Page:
FARMINGTON, N.M. (KRQE) – It’s one of New Mexico’s biggest environmental disasters that most won’t forget any time soon.
August 5, 2015, millions of gallons of bright orange mining waste water burst out of the abandoned Gold King Mine near Silverton, Colorado, flowing down through the Animas and San Juan rivers into New Mexico.
While the water has turned clear once again, there are new worries that the Gold King Mine spill is about to make a comeback in New Mexico, due to spring weather.
More than half a year since the spill, the Environment Protection Agency (EPA) believes three-million gallons of waste water spilled from the Gold King Mine, carrying roughly 880,000 pounds worth of heavy metals including lead, cadmium and arsenic. The EPA says contractors they hired for clean-up work were excavating above an old mine drain, which was unknowingly filled with water.
While the EPA contends that the Animas and San Juan Rivers have returned to “pre-spill conditions,” that assurance hasn’t eased water quality fears for many living in San Juan County.
“Yeah, there’s a lot of what looks like, rust, like rusty brown material coating the rocks,” said David Yinguez, a Farmington-area resident who lives near Wild Horse Valley. “Everybody’s scared to do anything with it.”
Yinguez says he won’t fish in the Animas River anymore. Like many, he’s scared of what the mine waste water plume left behind. Yinguez says metal is now easy to find along the riverbanks, where much of it settled after the spill. He often dredges for gold along the Animas, right in the heart of Aztec.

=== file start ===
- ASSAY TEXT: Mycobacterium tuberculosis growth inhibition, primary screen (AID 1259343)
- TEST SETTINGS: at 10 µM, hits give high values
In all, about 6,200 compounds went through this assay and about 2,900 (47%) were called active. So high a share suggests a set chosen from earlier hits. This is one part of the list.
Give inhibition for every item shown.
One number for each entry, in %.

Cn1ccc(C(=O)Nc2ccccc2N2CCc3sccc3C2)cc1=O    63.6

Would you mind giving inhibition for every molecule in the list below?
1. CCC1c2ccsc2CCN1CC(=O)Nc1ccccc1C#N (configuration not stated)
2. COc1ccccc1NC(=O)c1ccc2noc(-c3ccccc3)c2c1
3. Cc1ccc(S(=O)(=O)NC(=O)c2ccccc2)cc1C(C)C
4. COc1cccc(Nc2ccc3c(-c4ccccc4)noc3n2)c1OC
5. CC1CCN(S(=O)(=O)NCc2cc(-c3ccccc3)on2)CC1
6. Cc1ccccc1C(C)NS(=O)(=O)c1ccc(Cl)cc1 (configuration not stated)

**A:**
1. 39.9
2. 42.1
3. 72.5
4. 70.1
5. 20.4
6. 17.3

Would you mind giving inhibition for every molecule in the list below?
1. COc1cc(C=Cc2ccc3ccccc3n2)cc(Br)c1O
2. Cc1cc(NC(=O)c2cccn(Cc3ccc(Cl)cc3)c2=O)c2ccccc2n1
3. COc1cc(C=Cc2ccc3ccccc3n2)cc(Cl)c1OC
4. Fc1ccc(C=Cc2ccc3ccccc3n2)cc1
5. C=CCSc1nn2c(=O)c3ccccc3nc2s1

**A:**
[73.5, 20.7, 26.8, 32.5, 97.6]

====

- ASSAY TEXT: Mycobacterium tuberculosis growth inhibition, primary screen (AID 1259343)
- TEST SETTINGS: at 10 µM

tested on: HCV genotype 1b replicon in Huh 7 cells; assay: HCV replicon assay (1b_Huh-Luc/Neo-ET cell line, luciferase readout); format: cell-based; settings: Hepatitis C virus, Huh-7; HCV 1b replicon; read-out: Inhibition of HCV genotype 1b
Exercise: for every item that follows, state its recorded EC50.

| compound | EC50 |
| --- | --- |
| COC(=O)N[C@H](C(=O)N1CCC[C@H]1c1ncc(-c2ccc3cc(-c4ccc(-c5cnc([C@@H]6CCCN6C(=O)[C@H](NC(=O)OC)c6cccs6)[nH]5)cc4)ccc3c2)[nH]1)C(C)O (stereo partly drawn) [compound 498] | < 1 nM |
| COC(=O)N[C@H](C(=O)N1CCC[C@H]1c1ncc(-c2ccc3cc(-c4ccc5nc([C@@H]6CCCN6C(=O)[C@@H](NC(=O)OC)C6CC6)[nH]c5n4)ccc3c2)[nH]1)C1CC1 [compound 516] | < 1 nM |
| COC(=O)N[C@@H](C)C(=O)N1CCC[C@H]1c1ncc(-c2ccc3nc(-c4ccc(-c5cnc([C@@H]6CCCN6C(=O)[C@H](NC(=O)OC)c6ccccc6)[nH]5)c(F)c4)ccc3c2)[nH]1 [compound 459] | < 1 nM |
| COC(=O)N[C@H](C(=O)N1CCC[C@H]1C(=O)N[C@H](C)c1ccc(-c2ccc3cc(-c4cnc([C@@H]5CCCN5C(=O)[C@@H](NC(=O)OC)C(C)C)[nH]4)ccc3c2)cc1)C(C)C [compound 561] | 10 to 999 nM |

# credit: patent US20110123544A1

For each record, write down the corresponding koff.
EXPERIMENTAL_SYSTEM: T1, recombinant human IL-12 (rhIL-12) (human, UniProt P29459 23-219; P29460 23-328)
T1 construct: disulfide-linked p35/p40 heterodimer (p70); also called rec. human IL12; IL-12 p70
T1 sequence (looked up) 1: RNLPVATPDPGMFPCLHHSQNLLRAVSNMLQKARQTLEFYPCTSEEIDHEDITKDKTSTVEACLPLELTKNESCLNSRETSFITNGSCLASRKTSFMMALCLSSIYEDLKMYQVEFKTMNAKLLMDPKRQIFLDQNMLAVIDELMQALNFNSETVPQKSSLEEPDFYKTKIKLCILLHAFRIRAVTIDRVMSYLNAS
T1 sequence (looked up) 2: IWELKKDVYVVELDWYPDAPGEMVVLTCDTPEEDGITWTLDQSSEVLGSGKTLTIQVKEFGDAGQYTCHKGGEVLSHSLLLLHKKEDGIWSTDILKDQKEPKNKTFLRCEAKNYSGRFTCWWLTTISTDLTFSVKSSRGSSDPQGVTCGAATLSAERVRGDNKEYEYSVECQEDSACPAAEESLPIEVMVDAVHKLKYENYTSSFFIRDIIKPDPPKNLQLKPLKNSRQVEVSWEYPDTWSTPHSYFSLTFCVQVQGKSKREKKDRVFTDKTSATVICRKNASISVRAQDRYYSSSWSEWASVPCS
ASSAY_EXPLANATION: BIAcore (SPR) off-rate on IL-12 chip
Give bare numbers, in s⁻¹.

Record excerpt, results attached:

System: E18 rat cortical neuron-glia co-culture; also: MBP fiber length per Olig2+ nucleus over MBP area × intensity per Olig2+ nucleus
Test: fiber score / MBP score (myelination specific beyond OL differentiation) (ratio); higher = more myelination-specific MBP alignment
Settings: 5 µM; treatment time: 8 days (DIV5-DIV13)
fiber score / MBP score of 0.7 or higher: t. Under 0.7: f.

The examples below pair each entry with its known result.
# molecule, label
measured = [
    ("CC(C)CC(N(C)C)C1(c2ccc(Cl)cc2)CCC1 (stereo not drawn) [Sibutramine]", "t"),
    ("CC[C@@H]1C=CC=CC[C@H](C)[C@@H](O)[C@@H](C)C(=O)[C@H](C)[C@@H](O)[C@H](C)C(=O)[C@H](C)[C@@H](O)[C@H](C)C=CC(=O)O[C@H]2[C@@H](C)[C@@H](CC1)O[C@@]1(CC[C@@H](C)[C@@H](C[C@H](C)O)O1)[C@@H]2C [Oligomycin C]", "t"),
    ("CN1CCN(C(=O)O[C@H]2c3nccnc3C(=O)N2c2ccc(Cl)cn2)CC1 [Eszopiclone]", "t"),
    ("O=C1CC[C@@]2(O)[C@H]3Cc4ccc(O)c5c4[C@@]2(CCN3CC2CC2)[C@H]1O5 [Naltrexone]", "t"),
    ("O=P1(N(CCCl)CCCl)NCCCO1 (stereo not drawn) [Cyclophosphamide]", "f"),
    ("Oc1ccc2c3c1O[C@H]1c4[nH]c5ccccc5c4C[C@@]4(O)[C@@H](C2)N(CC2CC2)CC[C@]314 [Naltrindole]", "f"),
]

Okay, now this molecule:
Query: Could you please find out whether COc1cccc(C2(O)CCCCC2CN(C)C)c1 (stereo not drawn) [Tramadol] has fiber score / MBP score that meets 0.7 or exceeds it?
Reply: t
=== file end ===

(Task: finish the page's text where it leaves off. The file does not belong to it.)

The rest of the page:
“More than anything, that’s what I find is a lot of copper,” said Yinguez.
Residents aren’t the only one’s who are concerned. The state of New Mexico is also worried about the metal that was left behind in the Animas and San Juan rivers.
“These metals don’t biodegrade,” said Dennis McQuillan, chief scientist for the New Mexico Environment Department.
McQuillan is one of the top people in charge of watching the Gold King Mine spill’s continued impact on the state of New Mexico. His biggest concern is the poisonous, invisible heavy metal that’s still in the river and the riverbed.
“We can see contaminated sediment up in Colorado, it’s moving down toward New Mexico,” said McQuillan.
McQuillan took soil samples for the Environment Department in early March about five miles north of Durango along the Animas River banks. Multiple samples are clearly tainted with orange metals, leftover from the initial plume.
“Samples that we saw like this is August came out with high levels of lead and other heavy metals in them,” said McQuillan.
The New Mexico Environment Department says it’s worried about how contaminated soil will move downstream this spring. As winter snow pack melts, McQuillan says the Animas and San Juan river water will run higher and faster. That water flow is expected to churn up all the heavy metals that have been sitting on the river bed, making the water dangerous to use.
Lead Levels Spiking
According to the EPA’s own data, dangerous levels of lead have already been detected during high water flow events on the Animas and San Juan rivers.
The EPA considers any reading over 15 parts per billion (ppb) of lead in water to be dangerous for human consumption. That measure is called the “EPA drinking water action level.”
According to a chart of EPA data created by the state, lead levels in the Animas and San Juan rivers spiked well over the EPA’s “drinking water action level” during storm events on August 26, September 5, and September 25, 2015.
Both Farmington and Aztec get their city water supplies from the Animas and San Juan Rivers. Currently, the city of Farmington is using turbidity as a measure of when it is safe to open or shut off its water intake supply. Turbidity is a measure that is directly related to how cloudy the water is. Typically, turbidity rises when more water makes its way into the river.